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Classical Music: Listening to Mozart and Kids’ Intelligence

Author Armin Brott
Submitted 07-08-2008

Q: We are parents of two kids, 6 and 8, and our closest friends have kids the exact same ages. These friends swear that they can increase their children’s IQ by playing certain kinds of music. I think they’re full of it. But could they possibly be right? Does music actually increase a child’s intelligence?

A: Remember the Mozart Effect – the wildly popular idea that listening to music by Mozart would boost children’s IQ? Don Campbell, who took the Effect out of the lab and into the shopping mall, sells all sorts of products that supposedly will make your child smarter. Turns out, though, that the Mozart Effect does nothing of the kind (although that hasn’t stopped Campbell and others from making a ton of money).

Here’s what happened. Physicist Gordon Shaw and psychologist / musician Frances Rauscher played ten minutes of a Mozart piano sonata to a number of students and noticed a slight increase in the students’ spatial reasoning ability.

But and there are three big buts here:

(1) Whatever benefit there was disappeared after a few minutes

(2) The students were in college and there’s no indication that preschoolers and gradeschoolers would benefit from listening to Mozart

(3) No other researchers have been able to get the same results.

So let’s dispense with the idea that listening to music is magic. But there’s no denying that it affects us. Music has been around about as long as humans have; archaeologists have found musical instruments more than 35,000 years old. And there is no culture in the world that doesn’t have music.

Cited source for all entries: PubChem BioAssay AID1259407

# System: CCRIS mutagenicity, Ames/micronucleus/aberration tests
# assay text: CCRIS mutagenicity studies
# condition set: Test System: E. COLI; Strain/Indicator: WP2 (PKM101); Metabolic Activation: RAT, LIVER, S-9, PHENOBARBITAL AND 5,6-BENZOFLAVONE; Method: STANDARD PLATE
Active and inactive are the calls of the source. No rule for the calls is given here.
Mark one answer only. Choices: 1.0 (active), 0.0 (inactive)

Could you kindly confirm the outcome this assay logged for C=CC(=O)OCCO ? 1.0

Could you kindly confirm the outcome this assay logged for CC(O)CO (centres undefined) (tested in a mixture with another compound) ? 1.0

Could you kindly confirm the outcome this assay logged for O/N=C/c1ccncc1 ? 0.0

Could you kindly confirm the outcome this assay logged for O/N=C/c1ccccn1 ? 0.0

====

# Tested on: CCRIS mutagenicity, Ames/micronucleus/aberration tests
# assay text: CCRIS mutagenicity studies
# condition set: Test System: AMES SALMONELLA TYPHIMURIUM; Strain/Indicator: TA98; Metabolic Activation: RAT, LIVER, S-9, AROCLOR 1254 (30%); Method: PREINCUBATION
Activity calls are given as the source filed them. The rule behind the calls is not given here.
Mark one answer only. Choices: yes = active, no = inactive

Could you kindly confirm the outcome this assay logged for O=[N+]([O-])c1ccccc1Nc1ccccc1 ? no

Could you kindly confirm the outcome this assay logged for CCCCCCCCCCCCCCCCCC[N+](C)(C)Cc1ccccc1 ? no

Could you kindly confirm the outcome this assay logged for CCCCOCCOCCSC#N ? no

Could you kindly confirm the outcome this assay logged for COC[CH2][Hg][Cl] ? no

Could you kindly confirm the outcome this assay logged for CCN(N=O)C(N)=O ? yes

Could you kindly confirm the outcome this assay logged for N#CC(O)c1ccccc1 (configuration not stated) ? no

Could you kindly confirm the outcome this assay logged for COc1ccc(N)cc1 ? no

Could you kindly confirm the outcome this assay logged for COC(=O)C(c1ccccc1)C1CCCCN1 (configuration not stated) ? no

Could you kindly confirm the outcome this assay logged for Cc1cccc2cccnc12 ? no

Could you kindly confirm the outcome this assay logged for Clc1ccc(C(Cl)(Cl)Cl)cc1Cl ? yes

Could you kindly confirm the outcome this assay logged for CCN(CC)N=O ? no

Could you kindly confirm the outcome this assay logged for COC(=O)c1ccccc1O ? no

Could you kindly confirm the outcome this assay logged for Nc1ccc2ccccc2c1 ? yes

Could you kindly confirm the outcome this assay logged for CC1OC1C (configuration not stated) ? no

Everywhere you go you can see just how natural a part of our lives music is: that melody you can’t get out of your head all day, the woman in the car next to you rocking out while putting on her makeup, your child spontaneously dancing around your living room the second you turn on your stereo, movie soundtracks that get your heart racing or bring tears to your eyes, business owners driving away rowdy teens by playing classical music and Barry Manilow.

At this point in your child’s life, she’s already been listening to music for years and she definitely prefers some styles over others (probably the same ones you do). If you haven’t already done so, I strongly recommend that you expose her to as many different kinds of music as you can. Some that you like, some that you don’t. You can put on anything and everything from Mahler to Motley Crue.

The only restrictions should be volume (not too loud) and lyrics (if you aren’t absolutely sure, listen carefully. When my kids were little they loved Alanis Morisette and it was only after they were running around the house one day singing one of her songs that I realized it had a line about oral sex in a movie theater. Needless to say, I did a much better job of screening after that.)

Under no circumstances should you limit yourself (or your child) to ‘children’s music.’ Far too much of it is condescending and dumbed down. There are a lot of wonderful musicians out there making music that’s ostensibly for kids but that you’ll listen to even when the kids aren’t around.

A great dad himself, Armin speaks not only as a specialist in parenting, but as a parent himself. He has written several books including The Expectant Father and Fathering Your Toddler.